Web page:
Costs add up while Front Range officers are on paid leave during misconduct investigations

Problem Solvers

DENVER (KDVR) — More than 100 law enforcement officers across the Front Range have been investigated or disciplined for possible misconduct over an 18-month period while on paid leave, an investigation by the FOX31 Problem Solvers found.

Body cameras show the officers involved have beaten members of the public and demonstrated racial bias.

Video footage from 2019 shows former Denver police Officer Mike Oestmann assaulting a suspect in handcuffs. Oestmann is heard on video saying, “You will not spit on me again. Do you understand?” 

Oestmann resigned last summer. In the video, he asked the unconscious suspect, “Who’s unconscious now?”

Oestmann was charged with third-degree assault, but because the charge was a misdemeanor instead of a felony, the department placed him on investigative leave with pay. Oestmann collected more than $62,000 before resigning in July 2019.

In another Denver case, former sheriff’s Deputy Sylvia Montoya collected $17,000 while on paid leave. The Problem Solvers exposed Montoya last year after she was caught in a federal drug investigation involving boyfriend and former inmate Timothy Spikes. Montoya was fired after a federal indictment on drug trafficking crimes.

The Problem Solvers asked several law enforcement agencies for public records for employees accused of misconduct and put on paid leave from January 2018 through September 2019. The totals include:

Denver Police Department: 10 employees, $250,394

Denver Sheriff Department: 22 deputies, $326,000

Aurora Police Department: 39 employees, $278,631

Adams County Sheriff’s Office: 17 deputies, $196,832

Weld County Sheriff’s Office: 21 employees, $68,260

Larimer County Sheriff’s Office: 13 employees, $37,628

The Boulder Police Department had four officers on paid leave for a total of $123,000, almost all of which went to Officer John Smyly. 

“I’m picking up trash,” a Naropa College student told Smyly in March 2019. An internal affairs investigation found Smyly violated department procedure when he confronted the black student picking up trash at the student’s apartment complex.

Body camera footage supported claims of racial bias and Boulder suspended him in March 2019. Smyly resigned in May, yet a separation agreement kept him on the payroll through February 2020, allowing him to collect $105,253 while on leave.

Chris Lujan, Denver’s former deputy director of safety, said paid vacation is not the fault of those being investigated, it’s the fault of slow investigators.

“It is a paid vacation. It feels like it,” Lujan said.

FOX31 investigative reporter Rob Low asked, “Your suggestion would be these agencies have to find a way to do these investigations quicker?”

Lujan said, “I believe so, yes. Quit dragging your feet.”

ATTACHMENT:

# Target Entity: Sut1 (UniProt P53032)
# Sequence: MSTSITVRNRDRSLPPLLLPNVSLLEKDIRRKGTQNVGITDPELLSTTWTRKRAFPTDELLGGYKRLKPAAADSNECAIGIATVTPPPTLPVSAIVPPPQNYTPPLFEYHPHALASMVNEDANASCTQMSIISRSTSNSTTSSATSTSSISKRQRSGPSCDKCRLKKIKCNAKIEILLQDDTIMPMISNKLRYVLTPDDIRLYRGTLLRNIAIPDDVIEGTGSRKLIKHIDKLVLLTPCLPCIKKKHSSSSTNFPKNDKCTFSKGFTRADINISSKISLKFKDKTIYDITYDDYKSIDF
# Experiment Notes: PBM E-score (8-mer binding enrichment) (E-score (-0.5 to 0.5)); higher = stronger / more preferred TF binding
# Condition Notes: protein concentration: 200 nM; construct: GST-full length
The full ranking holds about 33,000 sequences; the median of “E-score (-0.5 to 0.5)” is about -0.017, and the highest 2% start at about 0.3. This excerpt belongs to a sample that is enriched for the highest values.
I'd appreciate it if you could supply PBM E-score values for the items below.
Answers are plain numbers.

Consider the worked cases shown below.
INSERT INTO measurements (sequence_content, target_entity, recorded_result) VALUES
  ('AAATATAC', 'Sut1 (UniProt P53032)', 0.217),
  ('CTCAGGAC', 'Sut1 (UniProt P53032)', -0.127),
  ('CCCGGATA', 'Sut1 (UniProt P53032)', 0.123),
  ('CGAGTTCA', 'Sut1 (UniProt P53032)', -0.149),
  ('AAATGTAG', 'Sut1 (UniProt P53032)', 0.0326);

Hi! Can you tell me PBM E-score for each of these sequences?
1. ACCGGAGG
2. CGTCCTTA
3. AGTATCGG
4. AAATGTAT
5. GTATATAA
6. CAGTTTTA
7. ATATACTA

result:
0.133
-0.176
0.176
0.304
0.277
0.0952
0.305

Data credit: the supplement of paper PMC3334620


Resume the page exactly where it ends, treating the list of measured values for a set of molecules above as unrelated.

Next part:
The case of Denver Officer Joseph Rodarte is a prime example of a slow process. Rodarte has been on paid leave since September.

Body camera footage from the case shows Rodarte breaking a suspect’s bones with a baton in August 2018. 

Rodarte was charged with a felony and put on unpaid leave, but a year later, a jury found Rodarte not guilty and the city paid him $113,000 in back pay.  

Even though a jury found Rodarte innocent, police internal affairs is now investigating for possible policy violations. 

Low asked Karla Pierce, assistant Denver city attorney, that since Rodarte was acquitted months ago, “Why do these investigations take so long?”

Pierce said, “We want to make sure they’re done in a fair manner. You know, we’ve actually really sped up the investigations process.”

Pierce confirmed city personnel rules mean law enforcement and firefighters can be placed on unpaid leave only if they are charged with a felony. 

“We can’t take pay away from an employee without good cause,” Pierce said.

Low asked, “It might seem unfair to the public, but in effect these people are being paid to stay home?”

Pierce said, “Well, they are but understand too that we are conducting an investigation during that time period.”

The only law enforcement agency that refused the Problem Solvers’ public records request was Fort Collins police. 

In a letter, Fort Collins Police Services said officers’ privacy rights outweigh the public interest.

Civil Rights Attorney David Lane said, “As far as I’m concerned, the only privacy interest that an officer has is their Social Security number, if they have medical issues. Period.”

Lane has filed against Fort Collins police over four separate claims of excessive force.

“If there’s an allegation of misconduct against a gun-toting, badge-wearing law enforcement officer, that is public knowledge,” he said.

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